There are 11 million adults who lack four basic online skills – the ability to communicate, search and share information and to do these things safely.
50% are over 65 but 50% are of working age in a country where 90% of new jobs require basic online skills and many vacancies are only advertised online.
in addition only 30% of small businesses are able to transact online meaning they miss out on both savings and sales.
go on uk, the cross sector charity i chair estimates there is £68bn of value to the economy if we address these adult skills.
we will need to fill 1m technology sector jobs by 2020 which is looking nearly impossible from our current workforce.
the number of women in the uk tech sector is actually falling as an overall percentage and yet the sector is growing in importance – if current trends are not reversed only 1% of the sector will be female by 2040.
looking around the chamber today i am sad to see that this doesnt seem an alarmist statistic.
despite the governments ambition to improve our infrastructure (I welcome Maria millers announcement this morning of a fund for rural broadband) we lag far behind taiwan, korea and japan in terms of universal provision and leagues behind singapore or korea in average available speeds.
i feel surprised and frustrated that only one of the top ten most visited websites in the country is local – the bbc.
so although we start as many digital businesses as anywhere in the world ,we dont scale them to compete with the biggest global companies.
finally, and perhaps most seriously, i believe we do NOT have the skills and understanding of the digital world at the top of our corporate, public and political elite. this leads to a lack of high quality decisions about our future – a future where so much will inevitably revolve around technology.
only 4 ftse 100 businesses have a cto or digital executive on their plc boards and yet all of these businesses are facing potential upheaval.
turning to whitehall the picture changes again – just think of the uk governments reaction to the snowden allegations.
the political discourse lags far behind that of the US where an expert panel has looked into the NSA’s claims about the necessity of data gathering and found that only one case was solved by their bulk collection of phone records – itself a small money laundering incident.
we are woefully quiet on the subject of liberty vs. security.
Allegations that GCHQ and the NSA worked to undermine encryption should caution anyone who trusts the web with their medical, financial or personal records.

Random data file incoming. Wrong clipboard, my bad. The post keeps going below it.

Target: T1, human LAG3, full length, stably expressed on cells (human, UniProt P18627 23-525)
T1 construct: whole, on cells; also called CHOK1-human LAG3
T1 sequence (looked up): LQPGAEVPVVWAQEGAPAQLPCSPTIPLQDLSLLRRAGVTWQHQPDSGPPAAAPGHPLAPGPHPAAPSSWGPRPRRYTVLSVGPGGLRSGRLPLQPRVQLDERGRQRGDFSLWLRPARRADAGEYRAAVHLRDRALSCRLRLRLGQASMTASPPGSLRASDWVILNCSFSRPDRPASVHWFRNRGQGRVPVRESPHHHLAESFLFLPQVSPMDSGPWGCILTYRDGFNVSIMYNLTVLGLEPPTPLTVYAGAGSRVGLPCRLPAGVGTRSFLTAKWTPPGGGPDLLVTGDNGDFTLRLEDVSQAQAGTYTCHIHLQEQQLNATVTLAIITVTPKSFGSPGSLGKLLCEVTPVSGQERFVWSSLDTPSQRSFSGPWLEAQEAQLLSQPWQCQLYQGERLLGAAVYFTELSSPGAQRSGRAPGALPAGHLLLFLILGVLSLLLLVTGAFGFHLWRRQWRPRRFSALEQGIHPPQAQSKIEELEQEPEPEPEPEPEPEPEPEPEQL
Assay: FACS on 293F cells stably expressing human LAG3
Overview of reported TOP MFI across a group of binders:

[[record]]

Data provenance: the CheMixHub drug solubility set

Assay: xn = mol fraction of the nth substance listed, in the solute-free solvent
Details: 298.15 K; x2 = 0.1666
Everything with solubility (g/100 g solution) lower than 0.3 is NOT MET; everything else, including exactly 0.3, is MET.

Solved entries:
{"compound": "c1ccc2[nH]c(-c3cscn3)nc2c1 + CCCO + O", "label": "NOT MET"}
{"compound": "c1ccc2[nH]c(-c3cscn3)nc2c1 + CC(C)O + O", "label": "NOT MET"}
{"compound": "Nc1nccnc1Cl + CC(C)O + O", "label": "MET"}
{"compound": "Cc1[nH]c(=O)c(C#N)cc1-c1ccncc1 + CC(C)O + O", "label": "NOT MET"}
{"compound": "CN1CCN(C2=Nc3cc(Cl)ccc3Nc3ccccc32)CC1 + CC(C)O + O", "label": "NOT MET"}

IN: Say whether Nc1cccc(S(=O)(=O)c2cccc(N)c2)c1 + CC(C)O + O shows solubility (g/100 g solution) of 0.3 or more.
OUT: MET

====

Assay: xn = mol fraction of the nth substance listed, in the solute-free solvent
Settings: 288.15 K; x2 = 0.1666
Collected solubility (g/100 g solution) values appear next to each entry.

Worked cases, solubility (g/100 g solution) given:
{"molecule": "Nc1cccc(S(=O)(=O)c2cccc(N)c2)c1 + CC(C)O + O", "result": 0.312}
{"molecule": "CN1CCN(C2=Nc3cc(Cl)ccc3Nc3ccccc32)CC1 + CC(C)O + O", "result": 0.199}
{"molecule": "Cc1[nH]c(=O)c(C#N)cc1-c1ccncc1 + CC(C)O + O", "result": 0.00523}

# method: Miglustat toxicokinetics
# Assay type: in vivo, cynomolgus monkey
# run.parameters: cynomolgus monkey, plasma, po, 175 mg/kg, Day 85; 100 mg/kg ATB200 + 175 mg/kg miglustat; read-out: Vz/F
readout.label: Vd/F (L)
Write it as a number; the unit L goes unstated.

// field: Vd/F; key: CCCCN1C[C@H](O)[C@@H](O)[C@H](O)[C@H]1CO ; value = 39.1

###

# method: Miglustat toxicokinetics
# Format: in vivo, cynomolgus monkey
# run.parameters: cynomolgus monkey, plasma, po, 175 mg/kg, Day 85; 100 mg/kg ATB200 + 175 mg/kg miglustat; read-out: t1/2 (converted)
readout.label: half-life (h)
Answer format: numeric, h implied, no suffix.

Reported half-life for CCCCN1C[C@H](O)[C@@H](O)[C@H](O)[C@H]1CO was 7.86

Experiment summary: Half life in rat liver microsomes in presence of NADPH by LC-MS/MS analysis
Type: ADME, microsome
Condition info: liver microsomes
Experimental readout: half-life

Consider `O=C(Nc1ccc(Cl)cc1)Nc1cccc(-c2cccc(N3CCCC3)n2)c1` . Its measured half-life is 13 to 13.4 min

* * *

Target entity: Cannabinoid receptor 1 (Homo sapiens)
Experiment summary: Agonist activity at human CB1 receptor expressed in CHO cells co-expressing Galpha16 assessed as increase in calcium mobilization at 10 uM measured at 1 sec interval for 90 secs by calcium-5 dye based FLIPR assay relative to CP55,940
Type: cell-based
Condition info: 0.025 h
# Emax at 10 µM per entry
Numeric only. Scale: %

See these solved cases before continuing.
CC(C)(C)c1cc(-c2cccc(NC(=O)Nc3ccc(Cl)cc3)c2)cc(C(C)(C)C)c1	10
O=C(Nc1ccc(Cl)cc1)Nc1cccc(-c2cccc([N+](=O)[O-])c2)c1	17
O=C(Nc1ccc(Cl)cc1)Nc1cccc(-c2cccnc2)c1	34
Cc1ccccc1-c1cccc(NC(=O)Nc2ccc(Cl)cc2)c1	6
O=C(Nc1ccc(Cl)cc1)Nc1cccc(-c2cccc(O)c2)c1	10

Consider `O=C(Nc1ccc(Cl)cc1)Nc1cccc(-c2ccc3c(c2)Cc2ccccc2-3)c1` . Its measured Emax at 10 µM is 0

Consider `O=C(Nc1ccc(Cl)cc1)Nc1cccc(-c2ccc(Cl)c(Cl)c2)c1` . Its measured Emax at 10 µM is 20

to add to the complexity, the technology landscape is not remotely stable but is changing at mindboggling speed.
we face hard questions as we grapple with the technology we already know about let alone the developmentscoming in the future.
what should be the regulation of personal drones? Of driverless cars?
How do we protect against increasing cybercrime?
what are the privacy implications of wearable technology?
what is the IP of a 3d printed object?
how do we teach children about identity online?
How do we protect the free flow of information around the world and avoid a balkanised web?
So, how do we make sure we have the understanding and experience to debate these areas effectively?
to celebrate this anniversary year, sir tim berners lee wants to kick off as many open source style, local discussions as posssible to try and answer the question “what kind of web do we want?”
I would construct my answer by going back to what I imagine were some of his guiding principles in 1989 – from which we have strayed far.
inclusion – making sure no one is left behind both geographically and demographically
freedom and transparency – making sure consumers understand the quid pro quo with the handful of big companies whose services they mainly use, sometimes without obvious charge
openness – making sure no govt can control access and content – this is tested every day – just this weekend, the turkish authorities started clamping down on websites in a new wave of censorship
the web has immense power – i find something remarkable and inspiring every day but i agree with sir Tim that we need to talk about the web we want. we need to pause for breath, perhaps be more self consciously aware of the next 25 years. we are sleepwalking into assuming that the platform underpinning so much of our daily life isnt changing.
i would like to ask the government two questions – firstly, what plans does it have to mark this extraordinary, global invention that should be a brilliant inspiration for the next wave of British inventors?
and would the govt agree that a fitting tribute to Tim’s vision that the web should be for everyone, would be to review the billions govt invests annually in adult skills and employment training, to ensure that digital skills are embedded throughout society?